The Tiniest Poems

In 1973, W.S. Merwin published “Asian Figures,” a slim, fascinating anthology of Asian figures of speech. I bought it for 12 bucks, sold it for a dollar a year later when I ran out of pennies, even, for a packet of (Asian) Ramen Pride instant noodles. Minus this book, I’ll use Vietnamese figures of speech to discuss these tiniest poems. It has often been remarked that East Asian languages are monosyllabic. Well, not quite, since many words have two, although most of these are actually compound words. The Vietnamese for “affection,” for example, is “tình nghĩa.” “Tình” means “emotion” or “passion,” “nghĩa” means “devotion.” Two-syllabic, tình nghĩa means passion plus devotion. It’s both terser and more illustrative than the English “affection.” This brevity allows for even figures of speech to approximate the scope and ambitions of poetry. Within four or six syllables, you can have thesis then counter thesis, a jab to set you up, then right cross, snapping your head back and popping some sense into you, right after caesura, or a funky, quirky syllogism. Check these out:

Giấu đầu, lòi đuôi.

Hiding head, exposing behind.

Sai một li, đi một dặm.

Off by an inch, walk a mile.

Ngủ ngày, cày đêm.

Sleeping during the day, plowing at night.

Múa gậy vườn hoang.

Swinging a stick in an empty garden.

Bán trôn nuôi miệng.

Selling ass to feed mouth.

Bán mặt cho đất, bán mông cho trời.

Selling face to the earth, ass to the sky.

To đầu mà dại.

Large head, stupid anyway.

Một miệng, hai lòng.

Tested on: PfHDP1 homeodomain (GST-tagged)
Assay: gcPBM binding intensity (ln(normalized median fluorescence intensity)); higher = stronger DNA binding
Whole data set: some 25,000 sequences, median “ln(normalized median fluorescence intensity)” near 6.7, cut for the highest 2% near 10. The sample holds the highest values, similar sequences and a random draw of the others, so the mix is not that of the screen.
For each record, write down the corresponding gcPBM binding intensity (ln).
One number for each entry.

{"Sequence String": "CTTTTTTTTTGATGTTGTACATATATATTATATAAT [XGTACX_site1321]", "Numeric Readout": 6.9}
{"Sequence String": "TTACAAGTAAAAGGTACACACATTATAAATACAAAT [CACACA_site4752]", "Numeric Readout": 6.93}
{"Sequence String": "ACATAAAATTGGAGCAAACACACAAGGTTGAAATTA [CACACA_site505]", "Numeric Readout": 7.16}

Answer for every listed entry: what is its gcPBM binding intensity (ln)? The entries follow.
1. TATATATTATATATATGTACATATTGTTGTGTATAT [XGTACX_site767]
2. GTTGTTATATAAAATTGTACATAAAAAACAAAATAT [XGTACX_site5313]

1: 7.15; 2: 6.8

One mouth, two stomachs.

Một cổ, hai tròng.

One neck, two nooses.

Già dái, non hột.

Old scrotum, young testicles.

Làm đĩ chín phường, để một phường lấy chồng.

She whores in nine different neighborhoods, keeps reputation in one.

Bảo trời thấp, phải đi khòm.

Saying the sky's too low, has to stoop.

Nửa người nửa ngợm nửa đười ươi.

Half man half beast half orangutan.

Thợ may ăn giẻ, thợ vẽ ăn hồ.

Tailors eat rags, artists eat paints.

Con lên ba, cả nhà học nói.

Child turns three, whole house learn how to talk.

Cha ăn mặn, con khát nước.

Father eats salty food, son's thirsty.

Con đóng khố, bố cởi truồng.

Son in loin cloth, father naked.

Râu ông nọ cắm cằm bà kia.

Planting his whiskers on her chin.

Vẽ rắn, thêm chân.

Drawing a snake, adding legs.

Chuột gặm chân mèo.

Mouse gnawing on a cat's leg.

Mẹ gà, con vịt.

Mother chicken, son duck.

Ông nói gà, bà nói vịt.

He said chicken, she said duck.

Người cười ba tháng, không ai cười ba năm.

Laugh for three months, no one laughs for three years.

Khôn ba năm, dại một giờ.

Smart for three years, stupid for an hour.

Khôn nhà, dại chợ.

Smart at home, stupid at the market.

Người chết ba ngày, người quay về chợ.
Cáo chết ba ngày, cáo trở lên rừng.

Man, dead three days, shows up in the market.
Fox, dead three days, shows up in the forest.

Thằng chết cãi thằng khiêng.

Dead man argues with his pallbearers.

Lâu ngày cứt trâu hóa bùn.

Buffalo shit, after days, turns to mud.

Nói với người khôn không lại, nói với người dại không cùng.

Argue with a smart man, can't win, with a stupid man, can't stop.

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